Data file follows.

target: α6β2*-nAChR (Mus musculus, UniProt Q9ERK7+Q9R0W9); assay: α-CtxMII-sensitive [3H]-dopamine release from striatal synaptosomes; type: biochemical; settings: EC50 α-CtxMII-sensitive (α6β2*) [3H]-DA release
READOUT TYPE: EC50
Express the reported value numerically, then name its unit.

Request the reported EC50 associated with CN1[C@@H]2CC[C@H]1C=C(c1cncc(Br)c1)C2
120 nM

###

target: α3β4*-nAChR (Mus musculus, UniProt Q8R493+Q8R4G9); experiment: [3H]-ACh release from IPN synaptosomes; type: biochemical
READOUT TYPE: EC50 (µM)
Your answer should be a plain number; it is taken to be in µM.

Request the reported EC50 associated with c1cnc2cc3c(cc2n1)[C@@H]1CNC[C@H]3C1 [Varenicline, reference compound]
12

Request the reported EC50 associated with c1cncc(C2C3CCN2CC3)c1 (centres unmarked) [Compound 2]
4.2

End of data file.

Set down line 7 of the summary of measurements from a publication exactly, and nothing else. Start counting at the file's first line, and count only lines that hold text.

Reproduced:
target: α3β4*-nAChR (Mus musculus, UniProt Q8R493+Q8R4G9); experiment: [3H]-ACh release from IPN synaptosomes; type: biochemical